9. The first issue that came up for our consideration by way of additional grounds of appeal is whether on the facts and in the circumstances of the case, the assessing officer is right in making the additions towards deemed dividend under section 2(22)(e) of the Act for the assessment years 2004-05 and 2005-06, where the assessment proceedings has been completed and no proceedings are pending as on the date of search. The learned Authorized Representative for the assessee referring to the decision of the Income Tax Appellate Tribunal, Visakhapatnam Bench in the case of Deputy CIT v. Sri Hari Prasad Bhararia (ITA Nos. 435 to 441/Vizag/ 2014, dt. 9-9-2016) submitted that in the case of concluded assessments, the assessing officer has no jurisdiction to make additions towards addition to the returned income in the absence of any materials. The Authorized Representative further submitted that in the case of abated assessments and assessments which are pending as on the date of search, the assessing officer can assume jurisdiction to assess/reassess the total income, which is found during the course of search. In this case, the assessment for the assessment years 2004-05 and 2005-06 are already concluded and no proceedings are pending as on the date of search and hence, the assessing officer is precluded from making additions to the returned income in the absence of any seized materials.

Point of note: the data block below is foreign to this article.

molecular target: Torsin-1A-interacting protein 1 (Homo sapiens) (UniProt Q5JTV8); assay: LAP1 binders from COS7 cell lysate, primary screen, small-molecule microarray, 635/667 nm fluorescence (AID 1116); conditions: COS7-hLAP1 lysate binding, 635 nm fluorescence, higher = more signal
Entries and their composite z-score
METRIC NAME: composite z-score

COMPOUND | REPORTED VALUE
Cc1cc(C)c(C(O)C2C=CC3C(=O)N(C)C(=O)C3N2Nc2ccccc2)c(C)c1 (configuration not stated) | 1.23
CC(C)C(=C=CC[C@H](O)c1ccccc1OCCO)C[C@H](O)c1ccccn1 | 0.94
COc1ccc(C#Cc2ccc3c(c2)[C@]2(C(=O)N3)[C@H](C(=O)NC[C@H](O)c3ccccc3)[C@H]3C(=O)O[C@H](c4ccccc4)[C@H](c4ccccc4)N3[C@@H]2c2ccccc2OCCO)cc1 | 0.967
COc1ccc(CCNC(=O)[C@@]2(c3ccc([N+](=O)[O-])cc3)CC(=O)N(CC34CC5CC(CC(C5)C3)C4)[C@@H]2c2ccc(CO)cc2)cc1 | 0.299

10. The learned Departmental Representative submitted that once a search is taken place, the assessment for the six assessment years gets reopened and the assessing officer will get jurisdiction to assess/reassess the total income of those six assessment years whether or not any incriminating material was found during the course of search. The Departmental Representative further argued that the provisions of section 153A of the Act shall be attracted upon initiation of search proceedings under section 132 of the Act in which case the concluded assessments will be reopened as per the provisions of section 153A of the Act and such reopening is not depends upon the existence or otherwise of any undisclosed income. In support of his arguments, relied upon the decision of the Hon’ble High Court of Karnataka in the case of Canara Housing Development Company v. Deputy CIT (ITA No. 38 of 2014, dt. 25-7-2014).